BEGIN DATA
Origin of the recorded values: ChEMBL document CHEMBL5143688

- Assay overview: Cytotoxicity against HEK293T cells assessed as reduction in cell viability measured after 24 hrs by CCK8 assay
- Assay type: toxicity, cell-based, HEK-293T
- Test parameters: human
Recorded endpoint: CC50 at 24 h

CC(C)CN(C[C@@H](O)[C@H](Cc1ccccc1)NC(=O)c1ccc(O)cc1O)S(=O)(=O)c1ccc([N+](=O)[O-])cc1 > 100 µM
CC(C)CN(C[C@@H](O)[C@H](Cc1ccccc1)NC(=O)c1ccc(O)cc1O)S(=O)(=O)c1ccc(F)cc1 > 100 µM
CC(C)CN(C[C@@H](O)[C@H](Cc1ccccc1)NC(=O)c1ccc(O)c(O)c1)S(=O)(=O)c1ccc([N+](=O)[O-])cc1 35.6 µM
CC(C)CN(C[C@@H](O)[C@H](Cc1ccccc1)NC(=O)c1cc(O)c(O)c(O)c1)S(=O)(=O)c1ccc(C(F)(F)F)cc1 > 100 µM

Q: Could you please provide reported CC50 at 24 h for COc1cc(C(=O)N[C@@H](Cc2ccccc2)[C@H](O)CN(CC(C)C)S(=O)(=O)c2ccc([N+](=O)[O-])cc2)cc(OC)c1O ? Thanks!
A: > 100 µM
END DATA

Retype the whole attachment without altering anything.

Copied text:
Origin of the recorded values: ChEMBL document CHEMBL5143688

- Assay overview: Cytotoxicity against HEK293T cells assessed as reduction in cell viability measured after 24 hrs by CCK8 assay
- Assay type: toxicity, cell-based, HEK-293T
- Test parameters: human
Recorded endpoint: CC50 at 24 h

CC(C)CN(C[C@@H](O)[C@H](Cc1ccccc1)NC(=O)c1ccc(O)cc1O)S(=O)(=O)c1ccc([N+](=O)[O-])cc1 > 100 µM
CC(C)CN(C[C@@H](O)[C@H](Cc1ccccc1)NC(=O)c1ccc(O)cc1O)S(=O)(=O)c1ccc(F)cc1 > 100 µM
CC(C)CN(C[C@@H](O)[C@H](Cc1ccccc1)NC(=O)c1ccc(O)c(O)c1)S(=O)(=O)c1ccc([N+](=O)[O-])cc1 35.6 µM
CC(C)CN(C[C@@H](O)[C@H](Cc1ccccc1)NC(=O)c1cc(O)c(O)c(O)c1)S(=O)(=O)c1ccc(C(F)(F)F)cc1 > 100 µM

Q: Could you please provide reported CC50 at 24 h for COc1cc(C(=O)N[C@@H](Cc2ccccc2)[C@H](O)CN(CC(C)C)S(=O)(=O)c2ccc([N+](=O)[O-])cc2)cc(OC)c1O ? Thanks!
A: > 100 µM